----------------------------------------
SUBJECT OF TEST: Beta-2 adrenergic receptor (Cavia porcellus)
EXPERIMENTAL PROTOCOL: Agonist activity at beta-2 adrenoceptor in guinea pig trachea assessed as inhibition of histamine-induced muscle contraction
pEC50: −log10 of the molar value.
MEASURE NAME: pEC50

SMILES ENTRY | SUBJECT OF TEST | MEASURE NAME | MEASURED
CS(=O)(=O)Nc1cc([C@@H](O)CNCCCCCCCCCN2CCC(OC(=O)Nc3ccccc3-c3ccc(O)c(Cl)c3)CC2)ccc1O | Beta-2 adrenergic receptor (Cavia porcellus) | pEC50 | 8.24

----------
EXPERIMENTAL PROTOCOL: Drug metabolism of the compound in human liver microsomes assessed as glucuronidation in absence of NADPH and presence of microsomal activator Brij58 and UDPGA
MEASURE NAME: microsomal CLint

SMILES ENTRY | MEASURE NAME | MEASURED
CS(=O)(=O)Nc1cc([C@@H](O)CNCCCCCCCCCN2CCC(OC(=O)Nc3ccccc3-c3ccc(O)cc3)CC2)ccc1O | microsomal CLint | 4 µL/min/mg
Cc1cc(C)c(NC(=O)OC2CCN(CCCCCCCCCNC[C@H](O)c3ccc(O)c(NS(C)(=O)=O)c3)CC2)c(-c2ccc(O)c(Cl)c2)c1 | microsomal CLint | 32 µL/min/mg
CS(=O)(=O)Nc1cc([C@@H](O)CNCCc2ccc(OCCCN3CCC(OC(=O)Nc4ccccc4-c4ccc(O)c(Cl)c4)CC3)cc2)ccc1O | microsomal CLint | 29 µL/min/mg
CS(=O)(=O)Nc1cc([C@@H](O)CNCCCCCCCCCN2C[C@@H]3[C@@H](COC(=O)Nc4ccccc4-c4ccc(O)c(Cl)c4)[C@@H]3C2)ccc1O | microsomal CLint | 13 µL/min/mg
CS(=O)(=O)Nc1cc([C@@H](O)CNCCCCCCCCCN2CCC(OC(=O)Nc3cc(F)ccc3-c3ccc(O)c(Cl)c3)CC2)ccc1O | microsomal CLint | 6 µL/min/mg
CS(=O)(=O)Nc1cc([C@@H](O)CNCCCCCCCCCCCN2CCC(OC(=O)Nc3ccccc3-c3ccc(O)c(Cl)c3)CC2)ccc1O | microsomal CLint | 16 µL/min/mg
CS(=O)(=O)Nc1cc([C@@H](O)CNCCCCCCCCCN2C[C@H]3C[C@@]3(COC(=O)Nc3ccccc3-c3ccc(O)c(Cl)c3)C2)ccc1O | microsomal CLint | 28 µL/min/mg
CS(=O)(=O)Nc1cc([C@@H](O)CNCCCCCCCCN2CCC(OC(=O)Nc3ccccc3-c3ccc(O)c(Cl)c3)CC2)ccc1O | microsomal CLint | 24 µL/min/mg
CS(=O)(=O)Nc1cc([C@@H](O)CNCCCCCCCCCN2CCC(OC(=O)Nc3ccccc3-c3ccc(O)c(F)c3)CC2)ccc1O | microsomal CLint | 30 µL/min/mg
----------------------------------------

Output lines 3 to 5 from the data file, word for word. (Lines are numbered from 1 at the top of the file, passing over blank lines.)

pEC50: −log10 of the molar value.
MEASURE NAME: pEC50

SMILES ENTRY | SUBJECT OF TEST | MEASURE NAME | MEASURED